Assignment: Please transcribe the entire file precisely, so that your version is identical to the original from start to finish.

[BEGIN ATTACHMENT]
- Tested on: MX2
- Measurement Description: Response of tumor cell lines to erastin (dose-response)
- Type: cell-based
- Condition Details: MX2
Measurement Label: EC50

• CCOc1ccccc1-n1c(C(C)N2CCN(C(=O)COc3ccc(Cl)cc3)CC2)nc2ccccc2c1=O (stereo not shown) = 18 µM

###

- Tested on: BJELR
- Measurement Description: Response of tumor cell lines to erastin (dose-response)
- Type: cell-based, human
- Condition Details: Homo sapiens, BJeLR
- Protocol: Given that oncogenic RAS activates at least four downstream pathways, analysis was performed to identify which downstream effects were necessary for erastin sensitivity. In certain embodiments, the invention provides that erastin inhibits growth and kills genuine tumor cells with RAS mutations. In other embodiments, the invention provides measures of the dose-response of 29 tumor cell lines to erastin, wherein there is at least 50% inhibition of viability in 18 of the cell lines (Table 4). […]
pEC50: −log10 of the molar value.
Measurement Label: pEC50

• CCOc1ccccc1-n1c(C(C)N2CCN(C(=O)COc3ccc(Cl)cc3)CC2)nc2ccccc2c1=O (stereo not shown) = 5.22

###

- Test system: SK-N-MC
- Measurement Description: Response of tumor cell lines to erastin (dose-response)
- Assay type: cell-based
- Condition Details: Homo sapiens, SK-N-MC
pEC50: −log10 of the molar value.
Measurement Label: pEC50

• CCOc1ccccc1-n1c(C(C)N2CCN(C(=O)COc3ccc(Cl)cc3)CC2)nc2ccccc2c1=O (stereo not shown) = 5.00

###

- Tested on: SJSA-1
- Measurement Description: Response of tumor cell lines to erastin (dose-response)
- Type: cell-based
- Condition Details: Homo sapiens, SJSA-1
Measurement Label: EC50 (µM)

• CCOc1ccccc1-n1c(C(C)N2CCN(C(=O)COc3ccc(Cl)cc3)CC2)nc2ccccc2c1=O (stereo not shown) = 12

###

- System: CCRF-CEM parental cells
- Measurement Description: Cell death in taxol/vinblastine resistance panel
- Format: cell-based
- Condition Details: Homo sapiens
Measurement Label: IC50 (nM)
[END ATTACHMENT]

- Tested on: MX2
- Measurement Description: Response of tumor cell lines to erastin (dose-response)
- Type: cell-based
- Condition Details: MX2
Measurement Label: EC50

• CCOc1ccccc1-n1c(C(C)N2CCN(C(=O)COc3ccc(Cl)cc3)CC2)nc2ccccc2c1=O (stereo not shown) = 18 µM

###

- Tested on: BJELR
- Measurement Description: Response of tumor cell lines to erastin (dose-response)
- Type: cell-based, human
- Condition Details: Homo sapiens, BJeLR
- Protocol: Given that oncogenic RAS activates at least four downstream pathways, analysis was performed to identify which downstream effects were necessary for erastin sensitivity. In certain embodiments, the invention provides that erastin inhibits growth and kills genuine tumor cells with RAS mutations. In other embodiments, the invention provides measures of the dose-response of 29 tumor cell lines to erastin, wherein there is at least 50% inhibition of viability in 18 of the cell lines (Table 4). […]
pEC50: −log10 of the molar value.
Measurement Label: pEC50

• CCOc1ccccc1-n1c(C(C)N2CCN(C(=O)COc3ccc(Cl)cc3)CC2)nc2ccccc2c1=O (stereo not shown) = 5.22

###

- Test system: SK-N-MC
- Measurement Description: Response of tumor cell lines to erastin (dose-response)
- Assay type: cell-based
- Condition Details: Homo sapiens, SK-N-MC
pEC50: −log10 of the molar value.
Measurement Label: pEC50

• CCOc1ccccc1-n1c(C(C)N2CCN(C(=O)COc3ccc(Cl)cc3)CC2)nc2ccccc2c1=O (stereo not shown) = 5.00

###

- Tested on: SJSA-1
- Measurement Description: Response of tumor cell lines to erastin (dose-response)
- Type: cell-based
- Condition Details: Homo sapiens, SJSA-1
Measurement Label: EC50 (µM)

• CCOc1ccccc1-n1c(C(C)N2CCN(C(=O)COc3ccc(Cl)cc3)CC2)nc2ccccc2c1=O (stereo not shown) = 12

###

- System: CCRF-CEM parental cells
- Measurement Description: Cell death in taxol/vinblastine resistance panel
- Format: cell-based
- Condition Details: Homo sapiens
Measurement Label: IC50 (nM)